I mean suing the bejeezus out of Goldman Sachs. And likely a number of other high-profile financial players.

Not over something mundane like the whole “taking part in collapsing the global economy” thing. That’s been discussed to death. I’m talking about something much more concrete and, apparently, easy to establish.

People sometimes derisively call bankers pirates, but it turns out they may be right. Software pirates, at least.

In this month’s issue of Vanity Fair, Michael Lewis looks at the prosecution of former Goldman Sachs programmer Sergey Aleynikov. In addition to detailing the outsized influence large banks have over the justice system and the ease with which the system can break down when the facts of a case are too complex for lay jurors, Lewis uncovers a small nugget that he doesn’t really pursue, but that could be trouble for Wall Street….

Lewis comes at this story through a recounting of the prosecution of Sergey Aleynikov, whom the FBI busted — on orders from Goldman Sachs — after Aleynikov left the company and took along with him a fragment of code he’d been working on.

Aleynikov had worked at Goldman trying to bring the firm into the then high-flying world of high-frequency trading, where Goldman was woefully behind. According to the story, Aleynikov never succeeded in getting Goldman to create a new, efficient trading system, spending his time instead patching holes in a leaky, jury-rigged system.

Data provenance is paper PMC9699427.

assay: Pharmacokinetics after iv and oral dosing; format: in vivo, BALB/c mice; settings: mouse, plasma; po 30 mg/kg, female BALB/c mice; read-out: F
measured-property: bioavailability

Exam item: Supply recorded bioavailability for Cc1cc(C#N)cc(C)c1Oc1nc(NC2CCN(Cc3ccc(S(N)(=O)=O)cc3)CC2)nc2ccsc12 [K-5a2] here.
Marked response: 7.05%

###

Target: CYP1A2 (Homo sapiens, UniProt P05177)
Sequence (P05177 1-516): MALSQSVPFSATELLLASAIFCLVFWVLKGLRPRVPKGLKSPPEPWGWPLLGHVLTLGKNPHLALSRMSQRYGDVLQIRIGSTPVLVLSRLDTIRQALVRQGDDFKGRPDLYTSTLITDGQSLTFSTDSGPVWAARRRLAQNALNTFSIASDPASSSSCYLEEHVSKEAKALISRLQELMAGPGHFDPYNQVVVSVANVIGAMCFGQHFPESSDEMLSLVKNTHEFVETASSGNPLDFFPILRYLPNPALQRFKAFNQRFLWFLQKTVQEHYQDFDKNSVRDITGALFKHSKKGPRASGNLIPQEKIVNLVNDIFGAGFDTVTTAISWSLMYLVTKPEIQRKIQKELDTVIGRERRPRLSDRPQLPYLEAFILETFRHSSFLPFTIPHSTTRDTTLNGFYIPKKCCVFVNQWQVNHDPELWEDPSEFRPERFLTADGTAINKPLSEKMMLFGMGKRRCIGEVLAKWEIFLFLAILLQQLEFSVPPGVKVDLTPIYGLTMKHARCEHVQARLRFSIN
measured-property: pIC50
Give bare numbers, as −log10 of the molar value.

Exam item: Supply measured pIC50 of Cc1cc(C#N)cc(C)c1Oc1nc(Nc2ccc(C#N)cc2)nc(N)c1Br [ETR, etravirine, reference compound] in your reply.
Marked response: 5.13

When Aleynikov told Goldman that he was leaving to join a new outfit committed to building a high-frequency trading system from scratch, he took some snippets of code with him. Goldman wanted him in prison for it. Experts in the field seem to agree that there was little to no value to the snippets Aleynikov took because the new outfit would never have the sort of ramshackle system that Goldman’s code was designed to run. As one expert explained to Lewis, the code was basically part of a scrapbook of Aleynikov’s time at Goldman.

Nonetheless, a clueless prosecution and an even more clueless jury placed Aleynikov in prison, sentenced to eight years, until the Second Circuit released him after only one year. This was embarrassingly followed by a publicity stunt prosecution by Manhattan DA Cyrus Vance.

But the nugget that Lewis merely teases is that all of these high-frequency trading platforms are constructed by modifying open source code:

Serge quickly discovered, to his surprise, that Goldman had a one-way relationship with open source. They took huge amounts of free software off the Web, but they did not return it after he had modified it, even when his modifications were very slight and of general rather than financial use. “Once I took some open-source components, repackaged them to come up with a component that was not even used at Goldman Sachs,” he says. “It was basically a way to make two computers look like one, so if one went down the other could jump in and perform the task.” He described the pleasure of his innovation this way: “It created something out of chaos. When you create something out of chaos, essentially, you reduce the entropy in the world.” He went to his boss, a fellow named Adam Schlesinger, and asked if he could release it back into open source, as was his inclination. “He said it was now Goldman’s property,” recalls Serge. “He was quite tense. When I mentioned it, it was very close to bonus time. And he didn’t want any disturbances.”